India's Relations with Southeast Asia Take a Wing

Article excerpt

Satu P. Limaye


Speaking at the inaugural India-ASEAN Summit held in November 2002 during the Eighth ASEAN Summit in Cambodia, Singapore's Prime Minister Goh Chok Tong portrayed India as one wing of ASEAN's jumbo jet, with the People's Republic of China (PRC) and Japan as the other wing.1 Leaving aside whether such a plane could take off, much less land, safely, the comment describes, certainly inadvertently, India's idiosyncratic ties with Southeast Asia both bilaterally and relative to the region's other formal partners. These attributes include: fresh and ancient links; importance and marginality; episodic engagement and occasional estrangement with long spells of detachment; and mutual insensitivity and over-sensitivity.

The erratic connections between India and Southeast Asia mean that a linear review of political, economic, and security ties will yield only a partial picture of current and possible future India-Southeast Asia relations. The approach employed here, therefore, is to briefly review the features of India-Southeast Asia relations, and then examine the manner and extent to which India's domestic politics and economics, its South Asian neighbourhood relations, and its foreign policy generally impinge upon its ties with Southeast Asia. For it is precisely these factors that have both facilitated and constrained India's rapprochement with Southeast Asia beginning in the early 1990s, and are likely to shape relations in the coming decade. The chapter concludes with a brief assessment of India-Southeast Asia relations.

The Curious Characteristics of India-Southeast Asia Relations

Though India's membership in Southeast Asia-wide political organizations is quite new (as are these organizations themselves), India's role in regional politics is not. The November 2002 inaugural India-ASEAN summit marks the acme of India's incremental inclusion in a network of ASEAN-driven initiatives that began with the establishment of an India-ASEAN "sectoral dialogue" in 1993. In 1995, India was elevated to the status of a full dialogue partner, and a year later India participated, for the first time, in the ASEAN Regional Forum (ARF). India is not included, however, in the ASEAN Plus Three grouping (including China, South Korea, and Japan), but instead being tacked on to ASEAN in a "Plus One" relationship.2 This indicates India's still peripheral role relative to ASEAN's other Asian partners.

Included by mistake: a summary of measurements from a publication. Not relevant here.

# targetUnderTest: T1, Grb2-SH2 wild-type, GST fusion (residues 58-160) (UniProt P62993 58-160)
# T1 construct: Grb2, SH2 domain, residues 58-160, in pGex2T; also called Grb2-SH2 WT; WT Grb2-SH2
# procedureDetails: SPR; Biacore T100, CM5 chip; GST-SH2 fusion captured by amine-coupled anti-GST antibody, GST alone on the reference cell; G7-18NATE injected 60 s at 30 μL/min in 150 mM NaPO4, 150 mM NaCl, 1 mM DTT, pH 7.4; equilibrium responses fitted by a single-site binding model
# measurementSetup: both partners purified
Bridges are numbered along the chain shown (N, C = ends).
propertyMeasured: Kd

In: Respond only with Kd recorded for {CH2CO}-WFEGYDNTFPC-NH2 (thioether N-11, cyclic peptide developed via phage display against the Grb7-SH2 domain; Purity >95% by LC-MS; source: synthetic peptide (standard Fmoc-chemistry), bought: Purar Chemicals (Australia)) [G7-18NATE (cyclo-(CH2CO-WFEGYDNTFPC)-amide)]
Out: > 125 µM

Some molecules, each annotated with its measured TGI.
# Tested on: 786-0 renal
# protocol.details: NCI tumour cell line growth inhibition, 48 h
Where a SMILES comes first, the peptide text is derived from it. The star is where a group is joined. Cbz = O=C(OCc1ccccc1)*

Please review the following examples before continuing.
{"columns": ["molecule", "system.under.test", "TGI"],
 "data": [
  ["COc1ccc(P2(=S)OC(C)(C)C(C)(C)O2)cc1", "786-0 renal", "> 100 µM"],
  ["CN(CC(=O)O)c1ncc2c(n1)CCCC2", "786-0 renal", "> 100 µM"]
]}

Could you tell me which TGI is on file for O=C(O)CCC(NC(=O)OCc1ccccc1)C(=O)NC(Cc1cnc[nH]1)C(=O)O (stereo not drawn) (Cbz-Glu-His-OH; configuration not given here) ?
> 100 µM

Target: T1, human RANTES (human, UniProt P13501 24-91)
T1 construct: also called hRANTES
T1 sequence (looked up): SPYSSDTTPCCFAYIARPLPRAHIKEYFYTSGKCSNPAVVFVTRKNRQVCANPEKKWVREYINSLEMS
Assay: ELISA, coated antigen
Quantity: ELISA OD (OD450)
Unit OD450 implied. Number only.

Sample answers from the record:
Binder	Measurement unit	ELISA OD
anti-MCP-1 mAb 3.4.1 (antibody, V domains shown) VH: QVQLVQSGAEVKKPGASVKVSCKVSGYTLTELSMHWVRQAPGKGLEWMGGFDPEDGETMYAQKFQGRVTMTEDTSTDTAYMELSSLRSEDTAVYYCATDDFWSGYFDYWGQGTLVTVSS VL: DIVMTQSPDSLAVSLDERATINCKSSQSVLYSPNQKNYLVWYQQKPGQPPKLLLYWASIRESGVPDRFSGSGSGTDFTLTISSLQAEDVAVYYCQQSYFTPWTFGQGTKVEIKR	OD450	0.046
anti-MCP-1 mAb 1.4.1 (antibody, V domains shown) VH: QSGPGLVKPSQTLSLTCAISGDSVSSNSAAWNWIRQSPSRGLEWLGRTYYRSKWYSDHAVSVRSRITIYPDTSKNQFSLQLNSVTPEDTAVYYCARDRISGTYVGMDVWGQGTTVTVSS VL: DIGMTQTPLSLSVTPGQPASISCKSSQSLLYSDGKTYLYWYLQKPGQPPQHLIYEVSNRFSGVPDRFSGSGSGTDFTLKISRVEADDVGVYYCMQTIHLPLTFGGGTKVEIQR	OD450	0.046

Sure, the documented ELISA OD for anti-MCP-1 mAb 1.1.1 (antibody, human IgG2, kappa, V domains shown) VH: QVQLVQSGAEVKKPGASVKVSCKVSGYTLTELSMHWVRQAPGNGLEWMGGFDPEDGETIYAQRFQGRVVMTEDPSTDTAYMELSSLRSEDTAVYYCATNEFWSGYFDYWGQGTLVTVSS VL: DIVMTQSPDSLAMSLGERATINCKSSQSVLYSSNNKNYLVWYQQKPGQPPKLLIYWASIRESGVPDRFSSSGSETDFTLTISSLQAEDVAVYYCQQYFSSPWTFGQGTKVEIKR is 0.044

Despite being one of the newest members of Southeast Asia's multilateral initiatives, India's contemporary political role in the region began in the 1940s and 1950s when India supported nationalist struggles in Southeast Asia, pushed for Asian solidarity and championed the Non-Aligned Movement (NAM). For many reasons, discussed below, India virtually disengaged from the region, beginning in the early 1960s, and effectively did not re-engage until it launched a "Look East" policy in the early 1990s. Hence, India's now decade-long association with Southeast Asia's multilateral fora, combined simultaneously, though intermittently, with high-level bilateral diplomacy, marks a slow and fitful renewal of India's political involvement in the region.

A second notable feature of India's relations with Southeast Asia is that, notwithstanding the newness and inconstancy of political ties, India's "organic" ties with the region in terms of history, culture, and faith are arguably the deepest, richest, and most apparent of any of Southeast Asia's external partners. Buddhism, Hinduism, and to a lesser extent Islam, as well as traders, scholars, and in some ancient cases, rulers inextricably intertwine India and Southeast Asia. The presence of millions of Southeast Asians of Indian origin, as well as thousands of Indian labourers, principally in Malaysia and Singapore, reinforces these ties.

India's historic links with the region have been benign, and viewed by Southeast Asia as such. …